Career & Education

Overcoming your maths anxiety

Sunday, July 29, 2018

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Maths is not just something you have to learn, it's something you have to do — and that horrible fear that you can't do it is maths anxiety.

Learning addition, subtraction, maybe even division and multiplication, was not too hard. All of those drills and flashcards in primary school helped you to learn basic maths. But then the anxiety struck when you faced that first distance problem in geometry. You know the one — there were two trains, going different rates of speed, starting in different cities, and you had to figure out who got there first.

But actually understanding maths, and not just memorising facts and formulas, will help you to overcome the anxiety.

Even if you think that you are much better at English, or that girls don't do maths as well as boys, or maybe that maths is too hard and you will never learn it, there is hope! Listen to Albert Einstein. He said, “Do not worry about your difficulties in mathematics; I assure you that mine are greater.” So there — your struggles actually mean you could be the next Einstein — but hopefully without the anxiety.

So how do you overcome that frustrating maths anxiety? Unfortunately there is no secret formula, hidden answer, or magic equation. There are, however, some simple solutions you can start trying today.


1. Start Small

You know some maths, right? Solve some of those problems that are short and easy. Getting them right will give you some confidence. Slowly build on those steps and you can advance to the problem at hand, knowing you can do this. Take a deep breath and let the maths anxiety go down as your confidence goes up. Try to get super-organised and keep your notes of terms, formulas, concepts, and theorems easy to read and find so that they can help you get back on track when maths anxiety strikes.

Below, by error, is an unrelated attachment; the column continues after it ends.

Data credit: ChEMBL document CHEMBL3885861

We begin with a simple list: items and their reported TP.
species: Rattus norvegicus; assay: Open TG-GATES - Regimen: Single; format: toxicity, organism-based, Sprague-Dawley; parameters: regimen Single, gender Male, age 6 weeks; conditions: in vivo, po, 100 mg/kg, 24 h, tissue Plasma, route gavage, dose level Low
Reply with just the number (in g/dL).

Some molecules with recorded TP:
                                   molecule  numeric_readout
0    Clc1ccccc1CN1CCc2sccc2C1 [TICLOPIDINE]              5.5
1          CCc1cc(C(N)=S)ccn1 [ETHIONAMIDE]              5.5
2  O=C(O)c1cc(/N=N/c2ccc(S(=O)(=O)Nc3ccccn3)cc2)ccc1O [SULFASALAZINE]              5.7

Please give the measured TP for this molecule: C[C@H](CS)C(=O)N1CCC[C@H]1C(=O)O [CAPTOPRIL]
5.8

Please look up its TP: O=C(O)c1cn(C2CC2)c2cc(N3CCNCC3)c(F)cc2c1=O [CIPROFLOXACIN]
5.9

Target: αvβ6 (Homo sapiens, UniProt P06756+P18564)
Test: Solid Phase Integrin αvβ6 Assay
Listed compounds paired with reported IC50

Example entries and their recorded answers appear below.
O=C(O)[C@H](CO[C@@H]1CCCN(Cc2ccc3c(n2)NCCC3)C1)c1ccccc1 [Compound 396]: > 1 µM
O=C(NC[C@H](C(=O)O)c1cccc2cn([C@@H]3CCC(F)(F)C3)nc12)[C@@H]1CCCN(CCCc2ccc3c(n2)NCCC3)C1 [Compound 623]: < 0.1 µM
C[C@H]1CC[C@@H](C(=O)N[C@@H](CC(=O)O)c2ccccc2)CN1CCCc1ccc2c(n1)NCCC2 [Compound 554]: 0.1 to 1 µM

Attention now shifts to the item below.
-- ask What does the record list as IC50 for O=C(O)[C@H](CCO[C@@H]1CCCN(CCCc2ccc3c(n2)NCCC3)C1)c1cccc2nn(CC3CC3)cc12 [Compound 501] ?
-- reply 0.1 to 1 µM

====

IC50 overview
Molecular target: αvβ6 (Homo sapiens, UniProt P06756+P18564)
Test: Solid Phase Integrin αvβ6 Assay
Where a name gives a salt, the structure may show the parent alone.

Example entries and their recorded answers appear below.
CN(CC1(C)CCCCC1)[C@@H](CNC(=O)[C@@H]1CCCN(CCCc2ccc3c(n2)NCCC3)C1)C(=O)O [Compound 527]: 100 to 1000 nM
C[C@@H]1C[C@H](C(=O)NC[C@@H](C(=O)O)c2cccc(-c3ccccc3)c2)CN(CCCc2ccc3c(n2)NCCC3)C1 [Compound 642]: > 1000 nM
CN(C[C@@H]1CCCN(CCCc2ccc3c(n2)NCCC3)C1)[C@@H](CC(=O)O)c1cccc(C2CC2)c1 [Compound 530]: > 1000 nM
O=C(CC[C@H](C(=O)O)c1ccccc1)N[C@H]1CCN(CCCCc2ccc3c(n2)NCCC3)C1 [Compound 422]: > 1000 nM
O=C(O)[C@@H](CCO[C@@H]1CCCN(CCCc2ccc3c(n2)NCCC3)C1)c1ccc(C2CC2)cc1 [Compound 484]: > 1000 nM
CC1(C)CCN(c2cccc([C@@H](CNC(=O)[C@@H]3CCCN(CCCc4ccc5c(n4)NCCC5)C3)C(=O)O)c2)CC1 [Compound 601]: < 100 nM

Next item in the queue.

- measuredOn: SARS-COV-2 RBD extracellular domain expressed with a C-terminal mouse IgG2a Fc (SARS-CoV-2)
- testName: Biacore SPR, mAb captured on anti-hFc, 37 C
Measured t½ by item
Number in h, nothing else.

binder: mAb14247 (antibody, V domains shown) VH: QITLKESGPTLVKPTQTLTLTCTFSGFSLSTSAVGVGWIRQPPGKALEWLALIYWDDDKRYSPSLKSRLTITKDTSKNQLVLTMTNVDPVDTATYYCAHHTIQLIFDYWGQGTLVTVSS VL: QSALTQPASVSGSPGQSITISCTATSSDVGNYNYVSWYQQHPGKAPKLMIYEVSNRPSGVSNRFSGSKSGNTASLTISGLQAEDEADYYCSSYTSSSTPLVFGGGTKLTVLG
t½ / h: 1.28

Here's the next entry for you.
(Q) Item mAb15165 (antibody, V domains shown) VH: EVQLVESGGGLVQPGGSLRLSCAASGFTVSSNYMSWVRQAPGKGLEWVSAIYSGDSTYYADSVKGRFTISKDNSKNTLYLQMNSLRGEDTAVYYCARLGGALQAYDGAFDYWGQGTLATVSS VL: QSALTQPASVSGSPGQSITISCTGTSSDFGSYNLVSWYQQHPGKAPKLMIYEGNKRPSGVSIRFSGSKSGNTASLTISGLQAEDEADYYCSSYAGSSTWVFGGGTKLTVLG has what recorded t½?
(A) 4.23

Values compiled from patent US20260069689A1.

2. Keep At It

Maths anxiety will build over time if you let it. Practising your maths skills, doing some maths every day, will make it more familiar and less scary. Play some maths games online or try Sudoku. Doing maths with others in a group can help as well, rather than trying to learn on your own. You can learn from your friends and not feel so alone. The only way we get better at something is through practice, so practice a little each and every day. And that doesn't always mean using worksheets — there are great math games that let you practise the skills while actually having fun.

3. Get Help

Okay, so you still can't breathe when you walk into maths class, and you sink into your desk hoping that the teacher will not call on you to work out that problem on the board. If you don't understand something, ask a question. Simple, right? There's nothing wrong with getting some clarification or admitting you don't understand a part of the problem. You are entitled to clear instructions or examples. If that just isn't enough, seek out a tutor. A professional tutor or even another student who is really good at maths can work with you to find a way to help you understand the concept with which you are struggling. If math anxiety won't let you talk to another person, go online and find some instructional videos. It can be really helpful to have a concept described to you in a different way.


Once you can overcome your maths anxiety, you'll be able to see the subject for what it really is — a beautiful language that shows the relationships between things. Maths isn't just a bunch of stuff to memorise, but the understanding you'll use every day of your life to make important decisions and navigate adulthood. You've got this!



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